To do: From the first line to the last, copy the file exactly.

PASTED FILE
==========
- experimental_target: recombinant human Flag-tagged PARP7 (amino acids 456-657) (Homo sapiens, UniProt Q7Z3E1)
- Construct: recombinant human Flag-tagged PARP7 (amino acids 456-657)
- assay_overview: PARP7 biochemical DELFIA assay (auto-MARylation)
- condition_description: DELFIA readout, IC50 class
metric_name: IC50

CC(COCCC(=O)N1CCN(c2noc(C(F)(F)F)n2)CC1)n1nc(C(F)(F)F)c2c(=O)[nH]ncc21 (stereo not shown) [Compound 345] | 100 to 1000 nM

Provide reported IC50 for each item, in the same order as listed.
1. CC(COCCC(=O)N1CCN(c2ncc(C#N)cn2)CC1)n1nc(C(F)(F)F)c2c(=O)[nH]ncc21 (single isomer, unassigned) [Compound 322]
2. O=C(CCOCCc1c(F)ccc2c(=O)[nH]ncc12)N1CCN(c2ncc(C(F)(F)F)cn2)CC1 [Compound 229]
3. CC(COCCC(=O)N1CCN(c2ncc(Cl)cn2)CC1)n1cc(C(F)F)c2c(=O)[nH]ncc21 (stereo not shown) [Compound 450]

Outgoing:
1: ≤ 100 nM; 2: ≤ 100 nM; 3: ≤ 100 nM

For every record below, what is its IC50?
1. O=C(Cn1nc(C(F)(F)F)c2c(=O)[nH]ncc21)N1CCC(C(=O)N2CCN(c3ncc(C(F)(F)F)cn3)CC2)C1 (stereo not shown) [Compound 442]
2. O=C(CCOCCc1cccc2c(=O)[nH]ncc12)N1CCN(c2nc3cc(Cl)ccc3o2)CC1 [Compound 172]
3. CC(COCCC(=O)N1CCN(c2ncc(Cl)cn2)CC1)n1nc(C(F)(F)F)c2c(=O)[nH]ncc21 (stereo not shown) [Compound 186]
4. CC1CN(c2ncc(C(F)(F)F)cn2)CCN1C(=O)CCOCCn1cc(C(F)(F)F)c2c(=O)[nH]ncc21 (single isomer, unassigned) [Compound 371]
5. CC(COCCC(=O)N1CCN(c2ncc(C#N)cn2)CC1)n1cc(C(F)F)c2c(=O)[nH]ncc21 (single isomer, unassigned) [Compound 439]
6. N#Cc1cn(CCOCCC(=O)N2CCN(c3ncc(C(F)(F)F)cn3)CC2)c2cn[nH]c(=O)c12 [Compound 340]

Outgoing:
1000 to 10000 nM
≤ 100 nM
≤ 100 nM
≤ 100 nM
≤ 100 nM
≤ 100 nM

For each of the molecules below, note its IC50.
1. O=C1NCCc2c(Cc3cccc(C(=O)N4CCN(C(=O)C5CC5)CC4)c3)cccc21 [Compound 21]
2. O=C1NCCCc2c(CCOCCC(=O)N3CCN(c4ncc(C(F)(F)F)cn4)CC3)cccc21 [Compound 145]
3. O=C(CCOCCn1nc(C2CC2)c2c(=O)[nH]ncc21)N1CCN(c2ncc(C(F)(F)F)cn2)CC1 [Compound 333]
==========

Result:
- experimental_target: recombinant human Flag-tagged PARP7 (amino acids 456-657) (Homo sapiens, UniProt Q7Z3E1)
- Construct: recombinant human Flag-tagged PARP7 (amino acids 456-657)
- assay_overview: PARP7 biochemical DELFIA assay (auto-MARylation)
- condition_description: DELFIA readout, IC50 class
metric_name: IC50

CC(COCCC(=O)N1CCN(c2noc(C(F)(F)F)n2)CC1)n1nc(C(F)(F)F)c2c(=O)[nH]ncc21 (stereo not shown) [Compound 345] | 100 to 1000 nM

Provide reported IC50 for each item, in the same order as listed.
1. CC(COCCC(=O)N1CCN(c2ncc(C#N)cn2)CC1)n1nc(C(F)(F)F)c2c(=O)[nH]ncc21 (single isomer, unassigned) [Compound 322]
2. O=C(CCOCCc1c(F)ccc2c(=O)[nH]ncc12)N1CCN(c2ncc(C(F)(F)F)cn2)CC1 [Compound 229]
3. CC(COCCC(=O)N1CCN(c2ncc(Cl)cn2)CC1)n1cc(C(F)F)c2c(=O)[nH]ncc21 (stereo not shown) [Compound 450]

Outgoing:
1: ≤ 100 nM; 2: ≤ 100 nM; 3: ≤ 100 nM

For every record below, what is its IC50?
1. O=C(Cn1nc(C(F)(F)F)c2c(=O)[nH]ncc21)N1CCC(C(=O)N2CCN(c3ncc(C(F)(F)F)cn3)CC2)C1 (stereo not shown) [Compound 442]
2. O=C(CCOCCc1cccc2c(=O)[nH]ncc12)N1CCN(c2nc3cc(Cl)ccc3o2)CC1 [Compound 172]
3. CC(COCCC(=O)N1CCN(c2ncc(Cl)cn2)CC1)n1nc(C(F)(F)F)c2c(=O)[nH]ncc21 (stereo not shown) [Compound 186]
4. CC1CN(c2ncc(C(F)(F)F)cn2)CCN1C(=O)CCOCCn1cc(C(F)(F)F)c2c(=O)[nH]ncc21 (single isomer, unassigned) [Compound 371]
5. CC(COCCC(=O)N1CCN(c2ncc(C#N)cn2)CC1)n1cc(C(F)F)c2c(=O)[nH]ncc21 (single isomer, unassigned) [Compound 439]
6. N#Cc1cn(CCOCCC(=O)N2CCN(c3ncc(C(F)(F)F)cn3)CC2)c2cn[nH]c(=O)c12 [Compound 340]

Outgoing:
1000 to 10000 nM
≤ 100 nM
≤ 100 nM
≤ 100 nM
≤ 100 nM
≤ 100 nM

For each of the molecules below, note its IC50.
1. O=C1NCCc2c(Cc3cccc(C(=O)N4CCN(C(=O)C5CC5)CC4)c3)cccc21 [Compound 21]
2. O=C1NCCCc2c(CCOCCC(=O)N3CCN(c4ncc(C(F)(F)F)cn4)CC3)cccc21 [Compound 145]
3. O=C(CCOCCn1nc(C2CC2)c2c(=O)[nH]ncc21)N1CCN(c2ncc(C(F)(F)F)cn2)CC1 [Compound 333]